And it seems the practice of lashing credit life and other insurance to credit sales at furniture retailers is as strong as ever. The Financial Mail ‘purchased’ a lounge suite from an Ellerines store in Roodepoort to see if Pillai still has cause for concern. The price tag on the item was R11 649 (which could be paid with a R1 164 deposit and 24 monthly payments or R800.97). So buying the item over two years ends up costing R20 387! Incidentally the interest rate on this purchase (stripping out the deposit and repaying R10 485 over two years) amounts to 60%. And that’s the maximum a consumer can be charged for unsecured credit!

“But the actual repayments were only a small fraction of Ellerines’ plans,” states the magazine. Additional charges included an initiation fee of R460, a deliver fee of R385 and a massive R3 026.19 in credit life insurance. In addition ‘optional’ insurance of R138.33 per month was offered to cover the goods for the life of the loan. The end result is that insurance and other financial service product ‘add-ons’ inflate the contract by R4 774.06 (or 40% of the value of the purchase). And these charges exceed the interest charge of R4 558 too.

Clearly the Act did not go far enough in regulating the fees that can be charged on loans in addition to interest. Once these fees are included, the total cost of finance rockets. For example, a consumer borrowing R8 000 over six months ends up paying an effective interest rate of 96% per annum if the maximum fees are applied. If this doesn’t clarify African Bank’s decision to snap up Ellerines, then nothing will.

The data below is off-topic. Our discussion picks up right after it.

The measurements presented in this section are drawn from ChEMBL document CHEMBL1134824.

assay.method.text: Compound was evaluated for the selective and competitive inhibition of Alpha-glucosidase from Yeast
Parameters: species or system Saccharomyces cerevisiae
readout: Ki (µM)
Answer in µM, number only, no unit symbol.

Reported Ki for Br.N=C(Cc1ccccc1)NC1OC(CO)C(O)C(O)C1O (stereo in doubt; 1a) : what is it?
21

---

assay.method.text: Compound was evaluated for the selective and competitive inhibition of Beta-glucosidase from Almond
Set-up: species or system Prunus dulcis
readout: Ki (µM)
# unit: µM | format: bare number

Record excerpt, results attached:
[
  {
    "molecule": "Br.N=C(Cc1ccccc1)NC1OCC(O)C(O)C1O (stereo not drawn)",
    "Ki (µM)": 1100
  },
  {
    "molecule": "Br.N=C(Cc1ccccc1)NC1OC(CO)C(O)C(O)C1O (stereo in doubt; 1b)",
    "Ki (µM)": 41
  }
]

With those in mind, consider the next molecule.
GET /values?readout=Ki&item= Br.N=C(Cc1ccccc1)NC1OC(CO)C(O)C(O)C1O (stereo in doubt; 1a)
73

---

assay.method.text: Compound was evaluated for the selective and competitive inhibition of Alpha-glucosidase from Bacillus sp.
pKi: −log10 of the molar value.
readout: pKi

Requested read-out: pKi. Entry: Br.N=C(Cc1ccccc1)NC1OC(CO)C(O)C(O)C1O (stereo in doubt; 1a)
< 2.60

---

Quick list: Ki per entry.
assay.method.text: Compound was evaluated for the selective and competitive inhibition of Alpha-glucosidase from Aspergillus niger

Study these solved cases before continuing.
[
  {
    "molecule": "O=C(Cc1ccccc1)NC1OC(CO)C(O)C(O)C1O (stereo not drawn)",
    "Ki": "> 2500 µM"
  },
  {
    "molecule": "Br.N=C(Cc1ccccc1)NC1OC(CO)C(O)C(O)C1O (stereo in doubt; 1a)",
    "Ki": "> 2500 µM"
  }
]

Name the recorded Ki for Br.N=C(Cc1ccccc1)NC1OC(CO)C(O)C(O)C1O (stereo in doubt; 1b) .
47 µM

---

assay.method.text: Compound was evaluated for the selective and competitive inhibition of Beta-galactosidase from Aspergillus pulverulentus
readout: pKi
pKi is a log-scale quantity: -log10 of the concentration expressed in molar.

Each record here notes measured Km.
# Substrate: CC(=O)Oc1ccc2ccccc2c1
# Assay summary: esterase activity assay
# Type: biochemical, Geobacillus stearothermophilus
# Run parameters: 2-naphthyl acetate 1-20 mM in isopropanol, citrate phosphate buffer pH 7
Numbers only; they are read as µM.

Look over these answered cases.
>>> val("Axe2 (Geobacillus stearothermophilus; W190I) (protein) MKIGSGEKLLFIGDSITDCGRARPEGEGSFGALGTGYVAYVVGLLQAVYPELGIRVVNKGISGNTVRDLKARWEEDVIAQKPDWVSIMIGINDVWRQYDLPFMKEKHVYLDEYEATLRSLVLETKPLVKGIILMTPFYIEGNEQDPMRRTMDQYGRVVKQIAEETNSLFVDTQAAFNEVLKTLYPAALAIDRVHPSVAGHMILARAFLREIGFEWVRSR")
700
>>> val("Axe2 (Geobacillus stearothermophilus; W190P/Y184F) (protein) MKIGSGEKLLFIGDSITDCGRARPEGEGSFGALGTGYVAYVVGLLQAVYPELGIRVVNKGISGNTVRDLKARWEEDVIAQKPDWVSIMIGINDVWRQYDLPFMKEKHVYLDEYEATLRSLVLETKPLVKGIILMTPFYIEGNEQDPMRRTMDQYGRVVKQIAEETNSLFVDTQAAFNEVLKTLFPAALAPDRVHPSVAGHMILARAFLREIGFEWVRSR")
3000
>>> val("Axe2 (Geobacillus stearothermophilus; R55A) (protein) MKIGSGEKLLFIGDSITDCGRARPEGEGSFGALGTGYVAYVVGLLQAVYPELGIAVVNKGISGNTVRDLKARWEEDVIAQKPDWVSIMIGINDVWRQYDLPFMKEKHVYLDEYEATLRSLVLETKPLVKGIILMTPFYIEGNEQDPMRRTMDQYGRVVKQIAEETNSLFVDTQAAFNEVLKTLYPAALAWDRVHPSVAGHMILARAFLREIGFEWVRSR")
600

Editor’s thoughts:
The National Credit Act seems to create the false illusion that entry level borrowers are protected from exploitation. The truth is the Act’s maximum allowable interest rates combined with high fees allow credit lenders to make just as much money as before – with legal backing. Should the National Credit Act be tweaked to offer poor consumers better protection? Send your comment to [email protected] or add them below.

Comments

Added by Eve, 21 Jun 2012
Please advice if the life insurance is really compulsary as stated by the stores.I questioned the store manager and they insisted it is compulsary,and then i questioned the high amountschargedmthey could not give a valid answer.I bought goods to the amount of R13000,and an extra 3300 was added for life insurance besides the other fees and interest rates
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Added by NB, 07 Mar 2008